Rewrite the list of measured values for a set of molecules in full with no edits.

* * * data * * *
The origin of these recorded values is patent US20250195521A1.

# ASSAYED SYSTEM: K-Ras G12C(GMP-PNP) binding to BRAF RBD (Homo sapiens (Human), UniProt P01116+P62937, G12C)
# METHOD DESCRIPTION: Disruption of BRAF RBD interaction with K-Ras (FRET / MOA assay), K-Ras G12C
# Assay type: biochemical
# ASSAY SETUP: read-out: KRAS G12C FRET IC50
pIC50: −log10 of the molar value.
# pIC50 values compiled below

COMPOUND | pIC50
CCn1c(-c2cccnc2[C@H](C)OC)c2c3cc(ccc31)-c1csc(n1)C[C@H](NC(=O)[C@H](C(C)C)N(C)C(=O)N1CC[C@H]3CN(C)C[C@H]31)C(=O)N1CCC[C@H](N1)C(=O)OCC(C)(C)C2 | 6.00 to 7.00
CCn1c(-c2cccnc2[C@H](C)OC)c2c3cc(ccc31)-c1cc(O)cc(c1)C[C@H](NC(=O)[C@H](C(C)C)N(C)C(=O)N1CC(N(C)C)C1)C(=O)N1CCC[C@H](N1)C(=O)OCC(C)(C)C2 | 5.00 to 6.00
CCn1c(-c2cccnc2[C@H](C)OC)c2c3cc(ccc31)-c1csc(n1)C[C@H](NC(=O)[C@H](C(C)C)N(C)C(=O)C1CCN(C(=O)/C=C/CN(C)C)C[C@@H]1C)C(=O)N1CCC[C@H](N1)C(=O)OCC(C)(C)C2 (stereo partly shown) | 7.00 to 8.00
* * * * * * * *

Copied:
The origin of these recorded values is patent US20250195521A1.

# ASSAYED SYSTEM: K-Ras G12C(GMP-PNP) binding to BRAF RBD (Homo sapiens (Human), UniProt P01116+P62937, G12C)
# METHOD DESCRIPTION: Disruption of BRAF RBD interaction with K-Ras (FRET / MOA assay), K-Ras G12C
# Assay type: biochemical
# ASSAY SETUP: read-out: KRAS G12C FRET IC50
pIC50: −log10 of the molar value.
# pIC50 values compiled below

COMPOUND | pIC50
CCn1c(-c2cccnc2[C@H](C)OC)c2c3cc(ccc31)-c1csc(n1)C[C@H](NC(=O)[C@H](C(C)C)N(C)C(=O)N1CC[C@H]3CN(C)C[C@H]31)C(=O)N1CCC[C@H](N1)C(=O)OCC(C)(C)C2 | 6.00 to 7.00
CCn1c(-c2cccnc2[C@H](C)OC)c2c3cc(ccc31)-c1cc(O)cc(c1)C[C@H](NC(=O)[C@H](C(C)C)N(C)C(=O)N1CC(N(C)C)C1)C(=O)N1CCC[C@H](N1)C(=O)OCC(C)(C)C2 | 5.00 to 6.00
CCn1c(-c2cccnc2[C@H](C)OC)c2c3cc(ccc31)-c1csc(n1)C[C@H](NC(=O)[C@H](C(C)C)N(C)C(=O)C1CCN(C(=O)/C=C/CN(C)C)C[C@@H]1C)C(=O)N1CCC[C@H](N1)C(=O)OCC(C)(C)C2 (stereo partly shown) | 7.00 to 8.00